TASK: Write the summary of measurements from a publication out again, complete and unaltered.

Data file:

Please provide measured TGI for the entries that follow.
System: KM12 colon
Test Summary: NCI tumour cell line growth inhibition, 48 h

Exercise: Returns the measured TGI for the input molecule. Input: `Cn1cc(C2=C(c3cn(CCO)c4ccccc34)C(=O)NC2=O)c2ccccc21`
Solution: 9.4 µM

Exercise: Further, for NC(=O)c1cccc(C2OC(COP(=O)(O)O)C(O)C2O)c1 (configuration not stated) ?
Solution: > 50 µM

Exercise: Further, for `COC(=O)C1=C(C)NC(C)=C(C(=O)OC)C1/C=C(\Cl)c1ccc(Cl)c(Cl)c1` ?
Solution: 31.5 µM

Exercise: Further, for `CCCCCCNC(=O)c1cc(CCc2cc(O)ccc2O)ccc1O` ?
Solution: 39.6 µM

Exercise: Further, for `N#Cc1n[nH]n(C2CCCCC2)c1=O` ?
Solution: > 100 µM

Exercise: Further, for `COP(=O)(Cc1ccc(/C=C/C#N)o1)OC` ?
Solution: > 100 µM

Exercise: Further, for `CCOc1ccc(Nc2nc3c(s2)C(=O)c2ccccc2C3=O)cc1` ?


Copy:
Please provide measured TGI for the entries that follow.
System: KM12 colon
Test Summary: NCI tumour cell line growth inhibition, 48 h

Exercise: Returns the measured TGI for the input molecule. Input: `Cn1cc(C2=C(c3cn(CCO)c4ccccc34)C(=O)NC2=O)c2ccccc21`
Solution: 9.4 µM

Exercise: Further, for NC(=O)c1cccc(C2OC(COP(=O)(O)O)C(O)C2O)c1 (configuration not stated) ?
Solution: > 50 µM

Exercise: Further, for `COC(=O)C1=C(C)NC(C)=C(C(=O)OC)C1/C=C(\Cl)c1ccc(Cl)c(Cl)c1` ?
Solution: 31.5 µM

Exercise: Further, for `CCCCCCNC(=O)c1cc(CCc2cc(O)ccc2O)ccc1O` ?
Solution: 39.6 µM

Exercise: Further, for `N#Cc1n[nH]n(C2CCCCC2)c1=O` ?
Solution: > 100 µM

Exercise: Further, for `COP(=O)(Cc1ccc(/C=C/C#N)o1)OC` ?
Solution: > 100 µM

Exercise: Further, for `CCOc1ccc(Nc2nc3c(s2)C(=O)c2ccccc2C3=O)cc1` ?